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Sandler, J. Holder, A. Meers, D. (1963). The Ego Ideal and the Ideal Self. Psychoanal. St. Child, 18:139-158.

(1963). Psychoanalytic Study of the Child, 18:139-158

The Ego Ideal and the Ideal Self

Joseph Sandler, Ph.D., Alex Holder, Ph.D. and Dale Meers

This paper has been prompted by the need to resolve a number of practical problems which have arisen in the course of indexing psychoanalytic case material in the Hampstead Index. Faced with the need to classify observations relating to ideal formation in children, it has been found impossible to distinguish sharply between the operation of an "ego ideal" and the superego system, although a number of features which are commonly referred to as constituents of the ego ideal are not fully included within the concept of the superego. Accordingly, the model of superego functioning (Sandler, 1960); (Sandler et al., 1962), and that of the representational world (Sandler and Rosenblatt, 1962), used as a theoretical basis for indexing superego material, have been extended in an attempt to take into account the different facets of the concept of the ego ideal as described at different times by Freud and in some of the subsequent psychoanalytic literature.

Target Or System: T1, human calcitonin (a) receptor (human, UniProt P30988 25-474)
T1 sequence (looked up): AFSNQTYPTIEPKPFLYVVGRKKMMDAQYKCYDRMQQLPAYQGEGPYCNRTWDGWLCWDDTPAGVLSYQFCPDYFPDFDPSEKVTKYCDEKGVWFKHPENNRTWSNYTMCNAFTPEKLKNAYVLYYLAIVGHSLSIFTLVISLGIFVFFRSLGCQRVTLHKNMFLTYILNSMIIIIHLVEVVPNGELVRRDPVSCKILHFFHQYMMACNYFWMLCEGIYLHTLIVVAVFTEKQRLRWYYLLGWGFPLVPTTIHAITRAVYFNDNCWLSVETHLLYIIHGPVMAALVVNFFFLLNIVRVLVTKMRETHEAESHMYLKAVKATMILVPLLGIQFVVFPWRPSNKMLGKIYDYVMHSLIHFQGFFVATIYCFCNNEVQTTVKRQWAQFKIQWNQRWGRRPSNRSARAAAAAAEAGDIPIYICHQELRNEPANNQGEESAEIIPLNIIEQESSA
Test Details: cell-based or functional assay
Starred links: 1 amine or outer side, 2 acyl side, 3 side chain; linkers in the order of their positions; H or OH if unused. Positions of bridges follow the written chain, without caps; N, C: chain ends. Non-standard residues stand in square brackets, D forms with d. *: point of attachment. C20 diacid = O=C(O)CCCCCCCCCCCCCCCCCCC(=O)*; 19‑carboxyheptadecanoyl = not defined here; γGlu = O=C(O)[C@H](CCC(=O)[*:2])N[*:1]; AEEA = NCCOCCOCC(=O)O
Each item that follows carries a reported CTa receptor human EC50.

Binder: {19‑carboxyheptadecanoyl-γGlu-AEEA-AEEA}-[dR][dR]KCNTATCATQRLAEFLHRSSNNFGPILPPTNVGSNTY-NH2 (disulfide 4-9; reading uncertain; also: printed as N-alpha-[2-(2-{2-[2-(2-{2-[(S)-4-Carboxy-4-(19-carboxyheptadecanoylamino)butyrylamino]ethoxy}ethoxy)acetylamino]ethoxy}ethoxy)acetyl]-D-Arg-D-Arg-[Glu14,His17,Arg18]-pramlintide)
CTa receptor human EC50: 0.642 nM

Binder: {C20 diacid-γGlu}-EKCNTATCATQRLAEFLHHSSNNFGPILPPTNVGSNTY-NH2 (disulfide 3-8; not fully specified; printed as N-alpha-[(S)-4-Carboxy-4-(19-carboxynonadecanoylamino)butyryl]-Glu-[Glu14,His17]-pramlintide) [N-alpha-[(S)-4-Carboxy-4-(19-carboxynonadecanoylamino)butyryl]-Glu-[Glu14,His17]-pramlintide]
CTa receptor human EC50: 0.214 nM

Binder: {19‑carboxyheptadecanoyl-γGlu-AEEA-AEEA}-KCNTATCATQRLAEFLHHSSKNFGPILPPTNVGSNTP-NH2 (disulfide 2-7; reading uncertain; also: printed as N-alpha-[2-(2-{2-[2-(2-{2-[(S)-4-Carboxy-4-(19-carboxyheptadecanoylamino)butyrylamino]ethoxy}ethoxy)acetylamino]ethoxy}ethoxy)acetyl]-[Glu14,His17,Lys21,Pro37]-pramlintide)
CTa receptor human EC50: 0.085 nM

Briefly, the view has been taken that various elements of what might be referred to as the ego-ego ideal-superego system have to be considered both in isolation and in their interaction. In particular,

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The investigation reported here has been aided by a joint grant from the Foundations' Fund for Research in Psychiatry, New Haven, Connecticut, and the Psychoanalytic Research and Development Fund, Inc., New York, and by a grant from the National Institute of Mental Health, Bethesda, Maryland.

The material used has been collected at the Hampstead Child-Therapy Clinic, a therapeutic and research center financed by the following foundations: The Field Foundation, Inc., New York; The Ford Foundation, New York; The Foundations' Fund for Research in Psychiatry, New Haven, Connecticut; The Anna Freud Foundation, New York; The Grant Foundation, Inc., New York; The Estate of Flora Haas, New York; The Old Dominion Foundation, U.S.A.; The Psychoanalytic Research and Development Fund, Inc., New York; and the National Institute of Mental Health, Bethesda, Maryland.

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